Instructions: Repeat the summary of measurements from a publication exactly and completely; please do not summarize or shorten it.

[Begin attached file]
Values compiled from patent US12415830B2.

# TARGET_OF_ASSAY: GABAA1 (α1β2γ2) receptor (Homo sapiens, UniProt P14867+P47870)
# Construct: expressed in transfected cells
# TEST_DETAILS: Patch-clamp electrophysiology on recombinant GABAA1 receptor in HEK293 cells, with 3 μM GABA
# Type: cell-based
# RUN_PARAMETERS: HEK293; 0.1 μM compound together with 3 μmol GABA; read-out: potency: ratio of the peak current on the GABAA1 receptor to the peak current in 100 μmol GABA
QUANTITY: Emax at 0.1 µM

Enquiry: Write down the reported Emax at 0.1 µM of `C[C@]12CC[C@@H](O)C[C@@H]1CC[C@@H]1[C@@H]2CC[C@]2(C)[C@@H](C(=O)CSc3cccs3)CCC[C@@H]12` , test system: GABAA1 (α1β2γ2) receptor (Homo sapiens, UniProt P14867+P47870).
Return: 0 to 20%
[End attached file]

Values compiled from patent US12415830B2.

# TARGET_OF_ASSAY: GABAA1 (α1β2γ2) receptor (Homo sapiens, UniProt P14867+P47870)
# Construct: expressed in transfected cells
# TEST_DETAILS: Patch-clamp electrophysiology on recombinant GABAA1 receptor in HEK293 cells, with 3 μM GABA
# Type: cell-based
# RUN_PARAMETERS: HEK293; 0.1 μM compound together with 3 μmol GABA; read-out: potency: ratio of the peak current on the GABAA1 receptor to the peak current in 100 μmol GABA
QUANTITY: Emax at 0.1 µM

Enquiry: Write down the reported Emax at 0.1 µM of `C[C@]12CC[C@@H](O)C[C@@H]1CC[C@@H]1[C@@H]2CC[C@]2(C)[C@@H](C(=O)CSc3cccs3)CCC[C@@H]12` , test system: GABAA1 (α1β2γ2) receptor (Homo sapiens, UniProt P14867+P47870).
Return: 0 to 20%